Friday, 6 July 2012

HELEN McCOOKERYBOOK: A blast from her past

I have always liked The Quiet Us for its mixture of art, punk and the sort of social politics which I tend to espouse. What a pleasant surprise it was this morning to find a long article all about Helen McCookerybook's past..

On sunny days, tourists pour out of Brighton station in a continuous flow, guided straight ahead by the shimmering sea in the distance. Halfway down the hill, while you're waiting for the signal to cross North Road, take a glance at the brick and concrete slab of the Brighthelm Centre opposite. In the 1970s, the catacombs below this site were the crucible for Brighton's punk explosion, and few of its bands burned with as much sunshine brilliance as The Chefs.

Prior to the Brighthelm's construction, the land held a former church, home to the Brighton & Hove Resources Centre (founded in part by Poison Girls' Vi Subversa). While the Centre served as a meeting place for political groups, the crypt cellars below were turned into an unglamorous gig venue (The Vault) and rehearsal space for Brighton's close knit punk scene. The Chefs emerged from this milieu, formed around the bright pop instincts of songwriters Helen McCookerybook and Carl Evans. Records & Tea compiles their brief run of singles for the first time, retrospectively uncovering another route from the punk era into the subsequent indiepop scene.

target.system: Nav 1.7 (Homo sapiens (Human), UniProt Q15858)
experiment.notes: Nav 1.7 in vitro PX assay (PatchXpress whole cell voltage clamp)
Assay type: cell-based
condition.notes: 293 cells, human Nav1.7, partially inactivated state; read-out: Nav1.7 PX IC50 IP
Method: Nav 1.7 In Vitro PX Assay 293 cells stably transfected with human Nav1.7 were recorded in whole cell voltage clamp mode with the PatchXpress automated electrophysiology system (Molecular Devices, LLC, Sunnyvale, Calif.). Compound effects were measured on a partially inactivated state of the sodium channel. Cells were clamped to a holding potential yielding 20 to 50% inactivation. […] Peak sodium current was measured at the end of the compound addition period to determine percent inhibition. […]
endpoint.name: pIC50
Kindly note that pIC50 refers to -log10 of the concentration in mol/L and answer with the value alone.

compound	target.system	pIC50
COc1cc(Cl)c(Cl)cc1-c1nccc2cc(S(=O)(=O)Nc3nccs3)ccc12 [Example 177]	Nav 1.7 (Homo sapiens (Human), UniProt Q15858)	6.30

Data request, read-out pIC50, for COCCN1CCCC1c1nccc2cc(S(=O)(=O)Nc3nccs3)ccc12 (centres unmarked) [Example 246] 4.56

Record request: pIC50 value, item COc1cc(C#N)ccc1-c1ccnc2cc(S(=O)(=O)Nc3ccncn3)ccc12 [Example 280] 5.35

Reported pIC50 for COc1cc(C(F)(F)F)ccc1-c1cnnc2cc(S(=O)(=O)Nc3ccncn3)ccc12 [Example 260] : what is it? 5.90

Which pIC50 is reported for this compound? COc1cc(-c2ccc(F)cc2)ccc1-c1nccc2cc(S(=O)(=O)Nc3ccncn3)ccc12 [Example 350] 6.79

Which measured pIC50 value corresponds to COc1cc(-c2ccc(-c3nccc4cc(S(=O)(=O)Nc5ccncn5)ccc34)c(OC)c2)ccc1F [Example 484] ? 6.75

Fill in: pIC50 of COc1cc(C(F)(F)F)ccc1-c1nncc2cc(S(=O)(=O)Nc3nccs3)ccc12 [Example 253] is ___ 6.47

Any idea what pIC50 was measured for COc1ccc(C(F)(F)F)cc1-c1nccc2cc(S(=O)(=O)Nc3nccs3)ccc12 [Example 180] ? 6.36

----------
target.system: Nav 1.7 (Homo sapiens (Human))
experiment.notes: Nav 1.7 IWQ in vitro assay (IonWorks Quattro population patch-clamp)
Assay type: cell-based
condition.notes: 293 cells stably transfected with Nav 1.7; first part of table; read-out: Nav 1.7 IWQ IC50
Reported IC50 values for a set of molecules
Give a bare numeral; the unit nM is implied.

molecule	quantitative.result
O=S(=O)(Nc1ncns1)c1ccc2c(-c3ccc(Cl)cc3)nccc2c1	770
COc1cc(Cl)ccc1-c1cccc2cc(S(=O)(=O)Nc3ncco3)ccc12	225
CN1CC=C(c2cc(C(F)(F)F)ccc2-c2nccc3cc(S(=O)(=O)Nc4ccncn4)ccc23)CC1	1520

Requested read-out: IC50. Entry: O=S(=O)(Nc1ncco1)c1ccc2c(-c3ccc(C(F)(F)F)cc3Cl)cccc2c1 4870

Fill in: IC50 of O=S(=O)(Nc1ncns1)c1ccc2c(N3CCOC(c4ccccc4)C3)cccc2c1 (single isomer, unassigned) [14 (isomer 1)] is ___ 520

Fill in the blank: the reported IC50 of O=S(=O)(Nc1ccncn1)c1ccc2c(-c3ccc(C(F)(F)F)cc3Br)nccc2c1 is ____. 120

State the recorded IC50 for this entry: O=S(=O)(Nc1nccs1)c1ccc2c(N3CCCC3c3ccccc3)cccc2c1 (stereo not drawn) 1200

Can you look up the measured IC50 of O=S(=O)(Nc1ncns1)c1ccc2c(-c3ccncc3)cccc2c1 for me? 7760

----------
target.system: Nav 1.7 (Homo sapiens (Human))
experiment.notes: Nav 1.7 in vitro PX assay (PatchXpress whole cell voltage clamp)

Read on...

...and check out her Gonzo artist page

1 comment:

  1. The Chefs were a great band - "24 Hours" is a song that I remember playing over and over in a now-gone teenage summer.

    There are more than a few mid 80s indie bands who simply would not have existed without the Chefs.


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